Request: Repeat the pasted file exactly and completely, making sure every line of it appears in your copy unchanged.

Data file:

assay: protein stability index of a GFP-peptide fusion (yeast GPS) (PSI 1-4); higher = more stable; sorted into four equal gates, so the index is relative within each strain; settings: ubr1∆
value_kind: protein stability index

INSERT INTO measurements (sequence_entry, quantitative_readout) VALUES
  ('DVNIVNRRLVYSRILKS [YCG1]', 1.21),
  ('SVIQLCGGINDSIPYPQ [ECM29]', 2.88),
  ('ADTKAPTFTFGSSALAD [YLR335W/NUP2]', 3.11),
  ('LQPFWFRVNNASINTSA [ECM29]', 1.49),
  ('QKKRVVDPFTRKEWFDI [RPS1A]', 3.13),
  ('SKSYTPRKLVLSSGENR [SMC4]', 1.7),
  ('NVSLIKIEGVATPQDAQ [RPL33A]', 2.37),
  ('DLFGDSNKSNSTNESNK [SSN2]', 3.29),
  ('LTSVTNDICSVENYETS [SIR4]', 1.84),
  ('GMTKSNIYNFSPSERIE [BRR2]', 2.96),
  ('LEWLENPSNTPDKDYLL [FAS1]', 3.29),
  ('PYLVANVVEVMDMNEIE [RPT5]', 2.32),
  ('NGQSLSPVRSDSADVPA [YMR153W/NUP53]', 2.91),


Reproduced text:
assay: protein stability index of a GFP-peptide fusion (yeast GPS) (PSI 1-4); higher = more stable; sorted into four equal gates, so the index is relative within each strain; settings: ubr1∆
value_kind: protein stability index

INSERT INTO measurements (sequence_entry, quantitative_readout) VALUES
  ('DVNIVNRRLVYSRILKS [YCG1]', 1.21),
  ('SVIQLCGGINDSIPYPQ [ECM29]', 2.88),
  ('ADTKAPTFTFGSSALAD [YLR335W/NUP2]', 3.11),
  ('LQPFWFRVNNASINTSA [ECM29]', 1.49),
  ('QKKRVVDPFTRKEWFDI [RPS1A]', 3.13),
  ('SKSYTPRKLVLSSGENR [SMC4]', 1.7),
  ('NVSLIKIEGVATPQDAQ [RPL33A]', 2.37),
  ('DLFGDSNKSNSTNESNK [SSN2]', 3.29),
  ('LTSVTNDICSVENYETS [SIR4]', 1.84),
  ('GMTKSNIYNFSPSERIE [BRR2]', 2.96),
  ('LEWLENPSNTPDKDYLL [FAS1]', 3.29),
  ('PYLVANVVEVMDMNEIE [RPT5]', 2.32),
  ('NGQSLSPVRSDSADVPA [YMR153W/NUP53]', 2.91),